Friday, September 17

Four cancellation scenarios

Before I describe today’s activities let’s play a game of Pretend.  It goes like this: pretend that you’re, say, an insurance agent.  You’ve made an appointment to go to a prospective customer’s house or place of business to make a sales presentation.  Time, date and location have all been confirmed. Shortly before you’re about to leave for the appointment, or as not infrequently happens while you’re already on the way, the prospective customer calls to cancel the appointment.  Most often he or she will say that there’s a major crisis at work or that a family member is very sick or something similarly dire-sounding.  The real reason for the cancellation is quite different, of course: there’s something interesting on TV, or the dog needs a new collar, or something of that ilk.  It really doesn’t matter.  What’s relevant to our game is what happens next with respect to rescheduling the appointment.  There are four basic rescheduling scenarios that can occur, with vastly different consequences.

Scenario One: The prospective customer says that he or she wants to reschedule, proposes a new date and time, and asks if that’s okay with you ( [prospective customer] “How about next Tuesday at 6, is that okay?”)

Scenario Two: As above, the prospective customer says that he or she wants to reschedule, but does not propose a new date and time.  You have to propose the new date and time ([you] “How about next Tuesday at 6, is that okay?”)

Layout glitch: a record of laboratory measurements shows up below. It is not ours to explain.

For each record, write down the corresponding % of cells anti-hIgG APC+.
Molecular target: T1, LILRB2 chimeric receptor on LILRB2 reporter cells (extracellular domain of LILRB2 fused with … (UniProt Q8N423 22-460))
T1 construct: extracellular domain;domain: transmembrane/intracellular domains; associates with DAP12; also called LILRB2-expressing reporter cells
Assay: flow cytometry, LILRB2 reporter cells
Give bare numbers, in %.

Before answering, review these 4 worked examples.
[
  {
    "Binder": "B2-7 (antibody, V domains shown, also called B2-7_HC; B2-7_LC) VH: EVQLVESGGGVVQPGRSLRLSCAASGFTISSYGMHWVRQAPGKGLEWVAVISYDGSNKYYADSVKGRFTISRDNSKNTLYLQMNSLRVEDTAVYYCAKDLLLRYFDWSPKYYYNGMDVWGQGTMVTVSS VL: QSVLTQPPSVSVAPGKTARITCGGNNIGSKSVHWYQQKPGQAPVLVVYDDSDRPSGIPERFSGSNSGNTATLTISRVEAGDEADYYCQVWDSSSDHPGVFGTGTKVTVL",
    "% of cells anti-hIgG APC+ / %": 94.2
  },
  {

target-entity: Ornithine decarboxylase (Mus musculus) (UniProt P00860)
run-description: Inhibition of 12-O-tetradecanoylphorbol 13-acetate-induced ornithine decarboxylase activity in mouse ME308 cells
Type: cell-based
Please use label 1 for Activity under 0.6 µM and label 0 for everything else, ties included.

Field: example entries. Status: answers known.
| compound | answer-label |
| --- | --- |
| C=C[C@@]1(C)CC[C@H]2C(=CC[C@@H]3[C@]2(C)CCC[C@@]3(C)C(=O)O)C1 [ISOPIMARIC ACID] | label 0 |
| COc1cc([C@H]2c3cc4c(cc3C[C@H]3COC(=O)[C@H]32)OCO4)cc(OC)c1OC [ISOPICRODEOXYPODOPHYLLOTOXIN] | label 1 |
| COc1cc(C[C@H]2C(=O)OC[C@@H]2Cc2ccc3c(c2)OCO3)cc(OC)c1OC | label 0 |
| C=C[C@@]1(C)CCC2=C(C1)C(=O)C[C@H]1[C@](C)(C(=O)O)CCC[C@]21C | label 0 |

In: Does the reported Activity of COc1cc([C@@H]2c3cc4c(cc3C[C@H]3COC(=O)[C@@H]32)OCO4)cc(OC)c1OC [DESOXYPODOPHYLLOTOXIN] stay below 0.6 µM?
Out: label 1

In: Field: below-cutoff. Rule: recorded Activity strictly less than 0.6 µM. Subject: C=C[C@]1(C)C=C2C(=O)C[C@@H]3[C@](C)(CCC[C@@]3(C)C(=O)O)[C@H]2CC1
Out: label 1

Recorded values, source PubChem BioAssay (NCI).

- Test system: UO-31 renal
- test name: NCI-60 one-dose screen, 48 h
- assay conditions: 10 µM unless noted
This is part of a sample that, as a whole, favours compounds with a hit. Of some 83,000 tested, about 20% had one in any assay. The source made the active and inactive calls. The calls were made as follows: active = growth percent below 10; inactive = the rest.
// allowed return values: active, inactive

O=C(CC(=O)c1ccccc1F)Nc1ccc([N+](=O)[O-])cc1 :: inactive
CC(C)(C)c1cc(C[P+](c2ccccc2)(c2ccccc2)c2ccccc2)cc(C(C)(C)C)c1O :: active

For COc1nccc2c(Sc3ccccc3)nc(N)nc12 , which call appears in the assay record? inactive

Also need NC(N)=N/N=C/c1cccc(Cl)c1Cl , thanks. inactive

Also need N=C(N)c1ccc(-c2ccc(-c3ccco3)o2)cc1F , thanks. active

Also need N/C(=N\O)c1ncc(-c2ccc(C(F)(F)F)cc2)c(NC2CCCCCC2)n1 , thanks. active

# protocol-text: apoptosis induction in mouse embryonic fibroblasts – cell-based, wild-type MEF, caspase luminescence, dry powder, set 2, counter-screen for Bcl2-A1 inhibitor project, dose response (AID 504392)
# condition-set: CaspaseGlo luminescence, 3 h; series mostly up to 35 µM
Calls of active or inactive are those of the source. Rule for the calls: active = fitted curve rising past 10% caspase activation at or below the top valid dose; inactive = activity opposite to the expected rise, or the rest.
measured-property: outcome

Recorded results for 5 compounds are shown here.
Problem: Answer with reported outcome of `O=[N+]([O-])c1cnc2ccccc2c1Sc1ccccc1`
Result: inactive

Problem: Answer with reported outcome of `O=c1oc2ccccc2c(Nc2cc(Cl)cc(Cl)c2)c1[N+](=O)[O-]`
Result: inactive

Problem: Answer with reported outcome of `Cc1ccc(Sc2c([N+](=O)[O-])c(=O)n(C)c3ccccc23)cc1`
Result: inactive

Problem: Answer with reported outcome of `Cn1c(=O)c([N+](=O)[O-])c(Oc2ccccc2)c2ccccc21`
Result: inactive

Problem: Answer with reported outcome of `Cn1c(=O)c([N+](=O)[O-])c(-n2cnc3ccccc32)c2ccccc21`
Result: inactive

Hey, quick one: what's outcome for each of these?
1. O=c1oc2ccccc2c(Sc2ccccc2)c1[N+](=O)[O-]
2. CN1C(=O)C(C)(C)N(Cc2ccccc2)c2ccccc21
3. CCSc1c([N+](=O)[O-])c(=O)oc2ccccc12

Scenario Three: The prospective customer does not mention rescheduling, therefore you do so, and as above you suggest a date and time ([you] “Why don’t we set a new time.  I have next Tuesday at 6 available, is that okay with you?”)

Scenario Four: It starts out the same way as Scenario Three, except this time the prospective customer declines to reschedule, often saying “my schedule is totally crazy,” and instead says that he or she will call you at a later date to set a new appointment.

In my reasoned judgment, the chances that you will end up making a sale are 25% in Scenario One, 10% in Scenario Two, 5% in Scenario Three, and zero in Scenario Four.

As for my day, I didn’t end up doing too much.  In the morning I went to the central-eastern Suffolk town where I’ve been working lately, and tried to track down a few people.  No luck.  I was able to ascertain that a business owner who has expressed interest in buying small policies for his workers will be in on Monday.  It would be really nice if I could make those sales.  I also tried to get a hold of the woman who developed cold feet after the policy I wrote on Tuesday had to be canceled, in the hopes that I can write a disability policy for her husband.  Again, no luck.  I returned to the office in the early afternoon for a meeting.  While waiting for things to get started I told a couple other agents about my recent woes.  One of them in particular sensed that I was quite depressed over my difficulties in making sales, and she offered me some words of inspiration.  She had experienced much the same thing after starting about a year ago, in addition to significant financial pressures, but she didn’t give up hope and soon enough things turned around nicely.  With any luck that’ll happen to me too.

Gym: a 2.3-mile run on the treadmill at 4.6 mph.  Not hard to figure out how long that took.

Published in: on September 19, 2010 at 4:51 am  Leave a Comment  

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